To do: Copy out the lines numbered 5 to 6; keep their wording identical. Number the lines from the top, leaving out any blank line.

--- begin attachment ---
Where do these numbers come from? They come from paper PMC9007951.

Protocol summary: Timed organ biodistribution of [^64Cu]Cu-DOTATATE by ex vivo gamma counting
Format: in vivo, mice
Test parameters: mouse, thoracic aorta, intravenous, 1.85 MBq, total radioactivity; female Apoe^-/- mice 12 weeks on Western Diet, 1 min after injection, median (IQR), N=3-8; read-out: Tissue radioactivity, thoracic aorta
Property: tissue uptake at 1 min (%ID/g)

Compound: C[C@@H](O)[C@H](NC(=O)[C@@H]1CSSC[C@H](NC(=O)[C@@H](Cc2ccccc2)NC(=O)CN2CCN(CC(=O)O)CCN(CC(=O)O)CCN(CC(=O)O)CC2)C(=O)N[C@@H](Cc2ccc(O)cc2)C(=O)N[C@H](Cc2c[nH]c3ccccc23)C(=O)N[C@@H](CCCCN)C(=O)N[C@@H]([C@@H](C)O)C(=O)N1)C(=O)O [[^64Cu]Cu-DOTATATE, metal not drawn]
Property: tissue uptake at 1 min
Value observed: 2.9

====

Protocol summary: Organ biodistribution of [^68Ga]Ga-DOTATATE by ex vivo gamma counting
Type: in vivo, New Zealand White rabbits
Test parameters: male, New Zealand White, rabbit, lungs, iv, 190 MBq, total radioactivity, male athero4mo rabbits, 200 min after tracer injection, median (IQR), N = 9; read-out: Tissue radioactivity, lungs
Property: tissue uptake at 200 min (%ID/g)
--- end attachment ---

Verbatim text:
Property: tissue uptake at 1 min (%ID/g)

Compound: C[C@@H](O)[C@H](NC(=O)[C@@H]1CSSC[C@H](NC(=O)[C@@H](Cc2ccccc2)NC(=O)CN2CCN(CC(=O)O)CCN(CC(=O)O)CCN(CC(=O)O)CC2)C(=O)N[C@@H](Cc2ccc(O)cc2)C(=O)N[C@H](Cc2c[nH]c3ccccc23)C(=O)N[C@@H](CCCCN)C(=O)N[C@@H]([C@@H](C)O)C(=O)N1)C(=O)O [[^64Cu]Cu-DOTATATE, metal not drawn]